A pair of killer dogs which fatally attacked a pensioner’s spaniel have been given an 11th hour reprieve from death row.
However, German Shepherd Mia and Staffordshire bull terrier Busta will be put down if they are seen outside without muzzles or off their leads.
Sheriff Gillian Wade decided against ordering destruction of the dogs after hearing how they tore into King Charles spaniel Rosie until she collapsed.
Seven-year-old Rosie was left unable to breathe and the decision was taken to put her down after the vicious attack.
Jenna Whyte, who owns the killer dogs, was ordered to pay £600 compensation to Rosie’s owner and was also fined £600 at Perth Sheriff Court.
Sheriff Wade ordered the dogs “must be kept muzzled and on leads for the rest of their lives while in a public place” or they will be destroyed.
Whyte had faced having both dogs put down after she admitted letting them get dangerously out of control and killing another pet.
Five-year-old Mia and Busta, 10, ran out of Whyte’s home and launched a ferocious attack on Rosie which left her in a pool of blood.
Whyte, 36, from Perth, admitted being the owner of dogs which were dangerously out of control and attacked and killed another dog in Roman Road, Almondbank, on July 8 last year.
Perth Sheriff Court was told the two dogs ran towards the spaniel while it was being walked in the Perthshire village by Richard Guthrie, 34, for his 65-year-old father-in-law.
Fiscal depute Michael Sweeney said: “The German Shepherd came running from the property. It immediately attacked Rosie. It attacked her hindquarters, forced her to the ground and shook her left and right.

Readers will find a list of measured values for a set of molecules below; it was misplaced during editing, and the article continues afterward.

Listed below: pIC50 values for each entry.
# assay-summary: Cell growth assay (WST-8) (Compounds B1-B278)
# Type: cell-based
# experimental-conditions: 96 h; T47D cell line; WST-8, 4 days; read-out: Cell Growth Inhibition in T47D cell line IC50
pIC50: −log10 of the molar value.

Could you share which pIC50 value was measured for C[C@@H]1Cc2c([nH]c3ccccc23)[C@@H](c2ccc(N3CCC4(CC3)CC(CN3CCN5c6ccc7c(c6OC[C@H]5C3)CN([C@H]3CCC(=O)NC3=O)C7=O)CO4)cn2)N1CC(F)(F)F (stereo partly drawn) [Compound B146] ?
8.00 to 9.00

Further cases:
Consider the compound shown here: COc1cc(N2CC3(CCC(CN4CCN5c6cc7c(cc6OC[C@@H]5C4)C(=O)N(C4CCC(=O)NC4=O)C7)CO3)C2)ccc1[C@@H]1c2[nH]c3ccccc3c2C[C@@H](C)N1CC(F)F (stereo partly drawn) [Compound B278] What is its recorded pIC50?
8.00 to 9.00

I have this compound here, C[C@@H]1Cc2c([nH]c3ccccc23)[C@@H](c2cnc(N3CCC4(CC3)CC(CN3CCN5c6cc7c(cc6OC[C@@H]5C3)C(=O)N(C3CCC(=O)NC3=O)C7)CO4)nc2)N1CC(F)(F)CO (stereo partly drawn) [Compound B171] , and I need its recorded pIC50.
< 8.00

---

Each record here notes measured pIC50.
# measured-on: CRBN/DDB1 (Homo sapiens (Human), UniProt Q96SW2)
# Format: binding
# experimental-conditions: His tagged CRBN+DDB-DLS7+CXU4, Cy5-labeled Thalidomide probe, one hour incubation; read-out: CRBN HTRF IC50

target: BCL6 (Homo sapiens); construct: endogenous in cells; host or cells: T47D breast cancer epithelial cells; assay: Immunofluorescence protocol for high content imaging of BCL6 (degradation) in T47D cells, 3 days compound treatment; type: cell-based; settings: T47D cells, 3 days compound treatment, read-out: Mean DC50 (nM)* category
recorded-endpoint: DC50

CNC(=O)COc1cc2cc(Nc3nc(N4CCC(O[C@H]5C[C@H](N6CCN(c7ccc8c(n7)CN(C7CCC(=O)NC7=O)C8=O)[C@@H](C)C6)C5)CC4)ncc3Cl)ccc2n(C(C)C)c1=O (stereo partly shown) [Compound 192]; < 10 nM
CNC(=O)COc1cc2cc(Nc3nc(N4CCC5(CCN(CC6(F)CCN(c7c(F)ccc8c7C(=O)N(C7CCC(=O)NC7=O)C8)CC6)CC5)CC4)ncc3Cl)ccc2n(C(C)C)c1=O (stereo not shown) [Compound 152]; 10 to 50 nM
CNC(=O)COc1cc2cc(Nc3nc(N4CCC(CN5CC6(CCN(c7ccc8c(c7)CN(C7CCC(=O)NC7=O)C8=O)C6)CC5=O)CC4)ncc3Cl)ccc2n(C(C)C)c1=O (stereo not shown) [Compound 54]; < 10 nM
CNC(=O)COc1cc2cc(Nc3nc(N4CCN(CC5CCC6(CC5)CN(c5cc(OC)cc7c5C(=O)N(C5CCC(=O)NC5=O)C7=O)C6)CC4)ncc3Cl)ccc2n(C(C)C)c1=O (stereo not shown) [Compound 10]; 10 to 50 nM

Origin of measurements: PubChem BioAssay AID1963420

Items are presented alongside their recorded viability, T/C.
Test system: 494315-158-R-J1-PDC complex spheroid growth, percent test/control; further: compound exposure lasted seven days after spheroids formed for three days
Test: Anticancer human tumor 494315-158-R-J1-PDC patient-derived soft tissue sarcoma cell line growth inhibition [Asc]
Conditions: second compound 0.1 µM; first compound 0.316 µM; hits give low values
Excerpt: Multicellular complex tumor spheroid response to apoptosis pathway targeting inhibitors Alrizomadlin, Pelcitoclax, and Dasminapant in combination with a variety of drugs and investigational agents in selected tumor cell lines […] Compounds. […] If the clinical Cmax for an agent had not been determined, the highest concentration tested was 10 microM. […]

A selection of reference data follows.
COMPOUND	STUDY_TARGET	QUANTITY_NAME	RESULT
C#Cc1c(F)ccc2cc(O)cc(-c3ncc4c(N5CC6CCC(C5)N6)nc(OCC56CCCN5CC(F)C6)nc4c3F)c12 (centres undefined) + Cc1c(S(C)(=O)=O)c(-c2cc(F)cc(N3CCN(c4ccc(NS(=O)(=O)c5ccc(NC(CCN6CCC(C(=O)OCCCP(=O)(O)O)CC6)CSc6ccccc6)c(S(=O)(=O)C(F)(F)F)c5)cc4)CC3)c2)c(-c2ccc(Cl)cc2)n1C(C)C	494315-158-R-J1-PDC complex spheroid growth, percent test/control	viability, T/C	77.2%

“The bull terrier then also attacked Rosie while the German Shepherd still had a hold of her. People had gathered in the street and were shouting at the owner.
“Several people became involved. Rosie then collapsed and was taken to see a vet. Due to Rosie being unable to breathe without the assistance of a machine she was put to sleep.”
Solicitor Pauline Cullerton, defending, said Whyte had returned home with her partner and children and did not realise they had left the door open allowing the dogs to escape.
“She accepts Busta was there, but it was Mia who ultimately did the damage to Rosie,” Mrs Cullerton said. “She fully accepts responsibility.
“Due to a certain backlash she doesn’t walk them in the local area anymore. There’s a report from the animal welfare officer which confirms there have been no further complaints.”
Sheriff Wade said: “She accepts both dogs were dangerously out of control. The dog Mia has caused the death of the other dog.
“This is a serious offence with significant and very sad consequences for Rosie and her owners. The loss of a dog in these circumstances is extremely distressing.”